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Sensommarnätter 'Nights of Late Summer', Op 33
published in 1914, but 'carried in the head for many years'; probably composed in the early 1900s

'Stenhammar: Piano Music' (CDA67689)
Stenhammar: Piano Music
Buy by post £10.50 CDA67689 
Movement 1: Tranquillo e soave
Movement 2: Poco presto
Movement 3: Piano: Non troppo lento
Movement 4: Presto agitato
Movement 5: Poco allegretto

Sensommarnätter 'Nights of Late Summer', Op 33
If the G minor Sonata is full of youthful exuberance, then Nights of Late Summer (‘Sensommarnätter’) Op 33 seems to inhabit a different world altogether. The descriptive title has often caused the work to be compared with other popular piano miniatures by Stenhammar’s contemporaries such as Wilhelm Peterson-Berger and Emil Sjögren. But although the five movements that make up the work are relatively short, the emotional range they inhabit is anything but miniature, nor are their demands on the performer. As in the case of the G minor Sonata, this is hardly music for amateur pianists.

Stenhammar certainly shared a love for the Swedish landscape with his late nineteenth-century artist colleagues, and there is no doubt that the title at least partly refers to the nocturnal atmosphere at the time of the year when the short Swedish summer starts coming to an end, the nights become darker, and feelings of nostalgia and melancholy are evoked. But a psychological interpretation seems equally plausible: nature as a metaphor for the late summer of life. Stenhammar has often been described as a man who grew old early and while Nights of Late Summer was published in 1914 it had been, in his own words, ‘carried in the head for many years’. The most likely time of composition seems to be the early 1900s, a time of artistic crisis and lack of self-confidence when the composer was in his early thirties. Nights of Late Summer, more than any other of Stenhammar’s piano works, reflects the neurotic nature of the composer. The prevailing mood of the first movement is one of introspective gloom and wandering desolation. The restless and agitated second piece continues the C minor key of the first, and builds up to a passionate climax, only to disappear back into the shadows. The almost impressionistic suspended chords of the third piece, which cleverly manages to avoid the tonic of the main key of A flat major until the final bars, momentarily evoke a calmer, more comforting mindset only to be shattered by the eruptive, almost manic fourth movement. The carefully worked-out key scheme continues from the C sharp minor of the fourth piece to F sharp minor in the fifth piece, which initially is archaic and somewhat ironic in character before it loses itself in a chromatic labyrinth and finally dissolves. Nights of Late Summer and the Piano Concerto No 2 in D minor Op 23, completed in 1907, were to be Stenhammar’s last works for piano.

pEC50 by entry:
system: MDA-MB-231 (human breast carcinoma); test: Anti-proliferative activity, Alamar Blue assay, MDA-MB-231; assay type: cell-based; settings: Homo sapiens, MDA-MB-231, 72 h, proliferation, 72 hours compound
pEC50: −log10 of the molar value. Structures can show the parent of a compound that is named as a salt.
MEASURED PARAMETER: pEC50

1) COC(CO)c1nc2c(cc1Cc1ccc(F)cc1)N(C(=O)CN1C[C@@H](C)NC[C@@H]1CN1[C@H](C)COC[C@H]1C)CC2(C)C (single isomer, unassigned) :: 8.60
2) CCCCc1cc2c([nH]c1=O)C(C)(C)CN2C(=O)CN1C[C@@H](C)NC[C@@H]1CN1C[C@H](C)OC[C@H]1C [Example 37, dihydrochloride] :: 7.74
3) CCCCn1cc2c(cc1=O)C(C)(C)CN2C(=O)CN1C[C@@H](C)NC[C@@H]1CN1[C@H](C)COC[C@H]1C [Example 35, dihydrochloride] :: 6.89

from notes by Martin Sturfält © 2008

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Details for CDA67689 track 9
Poco allegretto
Recording date
17 April 2007
Recording venue
St George's, Brandon Hill, United Kingdom
Recording producer
Andrew Keener
Recording engineer
Phil Rowlands
Hyperion usage
  1. Stenhammar: Piano Music (CDA67689)
    Disc 1 Track 9
    Release date: November 2008
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